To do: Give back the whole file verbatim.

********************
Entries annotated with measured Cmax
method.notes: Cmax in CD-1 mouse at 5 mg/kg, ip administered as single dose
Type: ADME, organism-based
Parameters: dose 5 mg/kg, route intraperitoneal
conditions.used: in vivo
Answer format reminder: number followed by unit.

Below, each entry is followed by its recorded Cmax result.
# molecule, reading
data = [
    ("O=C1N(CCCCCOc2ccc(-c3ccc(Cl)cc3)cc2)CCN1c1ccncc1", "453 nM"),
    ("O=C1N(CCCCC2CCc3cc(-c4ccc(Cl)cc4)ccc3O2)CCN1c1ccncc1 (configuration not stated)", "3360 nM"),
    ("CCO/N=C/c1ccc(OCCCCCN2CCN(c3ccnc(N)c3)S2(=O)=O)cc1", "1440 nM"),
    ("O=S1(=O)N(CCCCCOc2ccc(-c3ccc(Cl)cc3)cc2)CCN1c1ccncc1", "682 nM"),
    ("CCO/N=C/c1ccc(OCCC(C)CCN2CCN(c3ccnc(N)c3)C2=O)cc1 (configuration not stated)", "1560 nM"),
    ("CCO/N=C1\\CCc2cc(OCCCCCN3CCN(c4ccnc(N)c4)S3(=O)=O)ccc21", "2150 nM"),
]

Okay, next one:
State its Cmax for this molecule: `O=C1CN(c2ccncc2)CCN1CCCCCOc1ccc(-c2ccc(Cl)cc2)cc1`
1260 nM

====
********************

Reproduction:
Entries annotated with measured Cmax
method.notes: Cmax in CD-1 mouse at 5 mg/kg, ip administered as single dose
Type: ADME, organism-based
Parameters: dose 5 mg/kg, route intraperitoneal
conditions.used: in vivo
Answer format reminder: number followed by unit.

Below, each entry is followed by its recorded Cmax result.
# molecule, reading
data = [
    ("O=C1N(CCCCCOc2ccc(-c3ccc(Cl)cc3)cc2)CCN1c1ccncc1", "453 nM"),
    ("O=C1N(CCCCC2CCc3cc(-c4ccc(Cl)cc4)ccc3O2)CCN1c1ccncc1 (configuration not stated)", "3360 nM"),
    ("CCO/N=C/c1ccc(OCCCCCN2CCN(c3ccnc(N)c3)S2(=O)=O)cc1", "1440 nM"),
    ("O=S1(=O)N(CCCCCOc2ccc(-c3ccc(Cl)cc3)cc2)CCN1c1ccncc1", "682 nM"),
    ("CCO/N=C/c1ccc(OCCC(C)CCN2CCN(c3ccnc(N)c3)C2=O)cc1 (configuration not stated)", "1560 nM"),
    ("CCO/N=C1\\CCc2cc(OCCCCCN3CCN(c4ccnc(N)c4)S3(=O)=O)ccc21", "2150 nM"),
]

Okay, next one:
State its Cmax for this molecule: `O=C1CN(c2ccncc2)CCN1CCCCCOc1ccc(-c2ccc(Cl)cc2)cc1`
1260 nM

====